This little guy, unlike ‘us’, is completely immersed in the game of life; while he thinks and feels and senses, he takes nothing personally. He is just a part of all-that-is, in no way separate. His life, unlike ours, is not seen through the veil of the self; it is more aware and more full of wonder than ‘ours’ can ever be. Photo by the author.
All my life I have loved games — playing them, inventing them, even watching them. It’s not the competition, not about winning or losing. It’s more I think about the Power of Constraints — seeing how things work out under a certain set of rules or limitations.
And games are an important coping mechanism: escaping into World of Warcraft, or Second Life, or even crossword puzzles or Sudoku or solving murder mysteries, may provide an opportunity for people struggling with reality to deal with a smaller, less overwhelming world in which the ‘player’ might have a little more control, some less awful choices.
Etymologically, the word ‘game’ originally meant nothing more than ‘people coming together for fun’, and it is only recently that games have had the connotation of competitiveness, that games could be played alone, or that ‘gaming’ a system meant exploiting it to unfair advantage. Today, what we call a game might broadly be defined as an unfolding subject to a particular set of rules or limitations.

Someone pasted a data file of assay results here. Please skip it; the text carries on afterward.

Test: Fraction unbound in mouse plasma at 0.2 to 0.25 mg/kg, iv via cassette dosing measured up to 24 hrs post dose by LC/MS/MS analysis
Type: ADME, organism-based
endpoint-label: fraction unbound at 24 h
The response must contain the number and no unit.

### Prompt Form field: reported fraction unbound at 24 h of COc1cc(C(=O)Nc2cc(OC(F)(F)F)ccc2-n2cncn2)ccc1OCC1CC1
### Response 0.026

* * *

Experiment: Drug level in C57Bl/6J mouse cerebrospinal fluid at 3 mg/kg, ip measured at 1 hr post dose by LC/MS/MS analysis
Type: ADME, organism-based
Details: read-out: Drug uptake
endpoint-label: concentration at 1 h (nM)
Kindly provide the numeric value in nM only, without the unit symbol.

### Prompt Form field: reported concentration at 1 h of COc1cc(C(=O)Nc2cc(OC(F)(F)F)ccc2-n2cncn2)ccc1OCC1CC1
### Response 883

Back in 1970 (very early days for computers), John Conway invented the Game of Life, which demonstrated how a simple set of rules can produce a staggeringly complex variety of results. It built on earlier research into the nature of self-organizing systems. This later evolved into theories about complex adaptive systems, including Gaia Theory. Students of such systems began to think of the evolution of the universe and of life on Earth as a type of game, and began to speculate on whether or not this game had a ‘purpose’ or not, with spiritualists and agnostics taking opposing sides.
The message of radical (agnostic) non-duality — that there is no such thing as the ‘self’, or time, or anything separate — is gaining credibility as scientists dig deeper into quantum theory and the mechanisms of the brain and discover that there does not appear to be, in fact, either time or a self to observe anything. That message suggests that there is “only this” and “nothing apart” and that the brain invented time and the self and separateness as an evolutionary means of making sense of sensory inputs, to improve the creature’s chance of survival, not as a means of representing reality. ‘Real’ reality, according to this message, cannot be known or realized or understood by any ‘one’, since there is not really any ‘one’. It is impossible to explain what is seen (by no ‘one’) when the self falls away — such terms as “empty fullness” and “just energy in the form of nothing appearing as everything” and “unconditional love” are at best metaphors, and at worst annoying.
There is no helping that, but, perhaps for some with a passion both for science and philosophy, another metaphor might be useful, or at least interesting. That metaphor is life as a game, à la Conway. Not ‘your’ life, but all life, everything that is.